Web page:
No Marshall Plan for the Former Soviet Republics


January 22, 1992|By STEVE H. HANKE

The State Department is hosting a conference today andtomorrow to coordinate distribution of aid to the new nations of the Commonwealth of Independent States. Even though the U.S. diplomats have indicated the conference will be restricted to discussions about so-called humanitarian aid and self-help programs, it may be politically difficult for Secretary of State James A. Baker III to hold off demands for more aid by the foreign aid lobby.

Led by Boris Yeltsin's adviser, Harvard University professor Jeffrey Sachs, the aid lobby is in full swing. Mr. Sachs claims the transition from socialism to capitalism in the Commonwealth's member states will be impossible without significant amounts of foreign aid.

In making his case to limit the scope of the conference, Secretary Baker should recall that Mr. Sachs is using smoke and mirrors, rather than economic analysis, to make his case. Consider the magnitude of the professor's aid request. After careful study, Mr. Sachs concludes that the Commonwealth of Independent States needs $20 billion in foreign aid this year.

That is calculated as follows: Poland, where Mr. Sachs is also an adviser, is going through a painful, transition-shock therapy. To ease the pain, Poland is receiving almost $3 billion a year from Western governments. Since the population of the Commonwealth states is about 7.25 times greater than Poland's, the Commonwealth of Independent States collectively should receive 7.25 times more aid than Poland, or $20 billion per year.

Numbers of such magnitude numb the mind. As the late Sen. nTC Everett Dirksen would say, ''a billion here, a billion there, and soon it adds up to real money.'' Well, $20 billion is real money. Indeed, an additional $20 billion would increase the world's foreign-aid disbursements by about 60 percent.

Let's go beyond the complex calculations required to arrive at the $20 billion figure and examine Mr. Sachs' general argument. The most notable cases of successful transformations from socialism to capitalism are Chile and China's Guangzhou region, which is located directly north of Hong Kong.

In 1973, General Pinochet inherited a socialist economy that was collapsing and suffering from hyper-inflation. Today, after a Pinochet-directed transformation, Chile's economy receives high marks. For example, according to a recent report on third-world economies issued by the secretariat of the General Agreement on Tariffs and Trade (GATT) in Geneva, ''Chile emerges as a third-world superstar.''

As for the Guangzhou region of China, it transformed itself from communism into a vigorous market economy over the past 12 years, with a real growth rate of about 12 percent a year.

In both cases, foreign aid was not required. During the Pinochet years most countries withdrew aid to Chile. As a result, Chile realized a net outflow, rather than inflow, of aid. In the 1980s, China, as a whole, received less aid on a per-capita basis than any third-world nation. These facts explain why Mr. Sachs and other aid lobbyists refrain from playing the Chile and China cards.

One card Mr. Sachs and his associates play with great regularity, however, is the Marshall Plan card. The folk image painted by biographers of statesmen and historians of international relations is one in which Western Europe was little more than a corpse, incapable of economic recovery without U.S. foreign aid. Hence, the image makers conclude that the rapid recovery of Western Europe's economies resulted from the Marshall Plan, which committed the United States to $13.2 billion in aid from 1948-1951, with 25 percent of that going to the United Kingdom.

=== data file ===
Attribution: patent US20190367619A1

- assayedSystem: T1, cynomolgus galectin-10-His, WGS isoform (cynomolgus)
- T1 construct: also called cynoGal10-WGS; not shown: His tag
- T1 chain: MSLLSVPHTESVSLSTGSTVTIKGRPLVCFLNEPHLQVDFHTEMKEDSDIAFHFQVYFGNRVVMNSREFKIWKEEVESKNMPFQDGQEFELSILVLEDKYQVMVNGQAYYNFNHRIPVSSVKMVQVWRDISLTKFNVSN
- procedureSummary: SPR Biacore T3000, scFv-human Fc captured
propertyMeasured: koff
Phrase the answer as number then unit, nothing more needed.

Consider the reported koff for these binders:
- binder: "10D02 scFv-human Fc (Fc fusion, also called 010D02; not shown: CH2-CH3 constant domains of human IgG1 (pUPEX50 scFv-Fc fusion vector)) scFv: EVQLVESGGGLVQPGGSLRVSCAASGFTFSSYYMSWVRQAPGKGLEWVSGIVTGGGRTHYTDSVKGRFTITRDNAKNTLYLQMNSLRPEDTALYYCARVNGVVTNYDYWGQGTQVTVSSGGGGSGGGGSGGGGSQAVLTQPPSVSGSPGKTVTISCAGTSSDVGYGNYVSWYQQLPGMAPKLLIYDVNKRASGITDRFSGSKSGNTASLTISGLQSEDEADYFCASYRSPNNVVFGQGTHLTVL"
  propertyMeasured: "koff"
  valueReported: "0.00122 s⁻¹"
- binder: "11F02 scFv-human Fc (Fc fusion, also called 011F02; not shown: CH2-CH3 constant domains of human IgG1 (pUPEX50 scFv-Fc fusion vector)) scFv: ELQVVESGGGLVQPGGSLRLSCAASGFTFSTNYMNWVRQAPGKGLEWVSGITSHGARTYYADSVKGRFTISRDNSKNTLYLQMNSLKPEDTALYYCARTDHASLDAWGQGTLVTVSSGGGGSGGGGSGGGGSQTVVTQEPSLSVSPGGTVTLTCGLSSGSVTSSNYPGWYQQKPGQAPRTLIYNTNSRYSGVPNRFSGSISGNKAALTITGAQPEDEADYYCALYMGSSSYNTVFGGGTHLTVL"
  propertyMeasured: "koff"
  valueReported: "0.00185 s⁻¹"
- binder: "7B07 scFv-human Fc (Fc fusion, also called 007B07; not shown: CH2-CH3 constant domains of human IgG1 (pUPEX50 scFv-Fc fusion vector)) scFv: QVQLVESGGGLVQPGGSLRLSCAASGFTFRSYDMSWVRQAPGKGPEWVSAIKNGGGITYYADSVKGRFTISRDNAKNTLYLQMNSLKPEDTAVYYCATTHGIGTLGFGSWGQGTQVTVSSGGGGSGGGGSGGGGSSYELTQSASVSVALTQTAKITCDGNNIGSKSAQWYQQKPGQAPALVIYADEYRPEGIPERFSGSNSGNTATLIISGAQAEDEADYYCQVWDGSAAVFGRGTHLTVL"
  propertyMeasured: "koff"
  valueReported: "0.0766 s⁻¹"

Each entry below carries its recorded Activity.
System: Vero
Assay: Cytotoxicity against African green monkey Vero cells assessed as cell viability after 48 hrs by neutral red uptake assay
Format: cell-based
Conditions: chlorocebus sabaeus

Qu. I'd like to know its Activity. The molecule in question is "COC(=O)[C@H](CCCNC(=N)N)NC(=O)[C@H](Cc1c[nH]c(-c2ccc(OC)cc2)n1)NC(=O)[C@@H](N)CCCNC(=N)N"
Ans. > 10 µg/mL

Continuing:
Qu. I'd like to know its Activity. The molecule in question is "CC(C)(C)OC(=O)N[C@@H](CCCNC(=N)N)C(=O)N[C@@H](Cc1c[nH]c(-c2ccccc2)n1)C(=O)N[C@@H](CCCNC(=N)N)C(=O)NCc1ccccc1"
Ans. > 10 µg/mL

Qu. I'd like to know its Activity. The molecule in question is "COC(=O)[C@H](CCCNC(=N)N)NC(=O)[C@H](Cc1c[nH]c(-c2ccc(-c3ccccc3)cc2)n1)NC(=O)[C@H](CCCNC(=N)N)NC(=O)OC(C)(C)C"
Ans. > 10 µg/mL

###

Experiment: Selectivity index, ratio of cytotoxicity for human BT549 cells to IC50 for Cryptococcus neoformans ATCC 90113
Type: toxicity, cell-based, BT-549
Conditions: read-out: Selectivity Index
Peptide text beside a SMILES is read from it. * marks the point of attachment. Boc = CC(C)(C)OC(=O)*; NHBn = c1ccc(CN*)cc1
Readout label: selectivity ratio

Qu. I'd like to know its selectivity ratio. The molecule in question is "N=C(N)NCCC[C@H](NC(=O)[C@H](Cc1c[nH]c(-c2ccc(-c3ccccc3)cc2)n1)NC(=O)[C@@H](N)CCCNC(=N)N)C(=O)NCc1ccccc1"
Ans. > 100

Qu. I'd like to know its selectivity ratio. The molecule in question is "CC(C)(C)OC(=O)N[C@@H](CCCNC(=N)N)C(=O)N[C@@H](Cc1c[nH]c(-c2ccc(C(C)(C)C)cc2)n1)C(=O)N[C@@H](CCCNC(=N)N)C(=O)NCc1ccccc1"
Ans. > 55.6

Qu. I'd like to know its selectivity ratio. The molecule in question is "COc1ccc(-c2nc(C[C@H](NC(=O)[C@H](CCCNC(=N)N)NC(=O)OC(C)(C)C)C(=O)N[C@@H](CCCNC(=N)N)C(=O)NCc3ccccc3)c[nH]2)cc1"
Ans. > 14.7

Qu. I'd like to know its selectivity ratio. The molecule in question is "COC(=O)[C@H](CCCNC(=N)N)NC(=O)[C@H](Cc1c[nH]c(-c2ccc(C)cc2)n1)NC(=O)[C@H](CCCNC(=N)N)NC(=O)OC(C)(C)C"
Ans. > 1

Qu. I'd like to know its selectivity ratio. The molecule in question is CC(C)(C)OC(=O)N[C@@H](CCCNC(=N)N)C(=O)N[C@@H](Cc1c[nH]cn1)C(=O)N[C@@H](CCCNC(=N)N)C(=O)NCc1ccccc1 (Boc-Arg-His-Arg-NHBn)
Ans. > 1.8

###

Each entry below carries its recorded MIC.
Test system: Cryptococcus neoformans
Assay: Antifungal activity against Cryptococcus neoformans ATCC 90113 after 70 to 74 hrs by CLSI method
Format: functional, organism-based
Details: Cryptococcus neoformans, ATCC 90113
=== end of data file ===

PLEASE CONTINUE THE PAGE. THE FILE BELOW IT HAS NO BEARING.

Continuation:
Serious analysis has all but destroyed the widely-held folk image of the Marshall Plan, however. By 1948, when the Marshall Plan began, the reconstruction of devastated public infrastructure was largely complete and Western Europe's economies were already bouncing back. For example, by the last quarter of 1946 almost as much freight was loaded on the railways of Western Europe as had been transported in 1938.

The Marshall Plan was also not large enough to stimulate Western European growth by accelerating the replacement and expansion of its capital stock. Indeed, calculations show that, after four years of the Marshall Plan, Western European national income levels were, at best, only two percent higher than would have been the case otherwise. While this was a welcome addition, it is hardly the sort of dramatic change trumpeted by the Marshall Plan's makers and Mr. Sachs. Indeed, the Marshall Plan was simply not a decisive factor in Western Europe's post-World War II boom.

Contrary to Mr. Sach's claims, foreign aid is clearly not a necessary condition for a successful economic transformation and restructuring. But, perhaps more importantly, there is considerable evidence to suggest that aid impedes the transformation process. For example, Israel and Egypt are the two largest recipients of U.S. aid largesse, and both have been unable to transform their largely socialist economies.

In ''Toward Growth: A Blueprint for Economic Rebirth in Israel,'' Dr. Alvin Rabushka and I document that, in the case of Israel, aid has done nothing more than fuel Israel's war against capitalism.

In resisting the aid lobby, Secretary of State Baker is holding all the high cards. It's time for him to call Mr. Sachs' bluff.

Steve H. Hanke is professor of applied economics at Johns Hopkins University.

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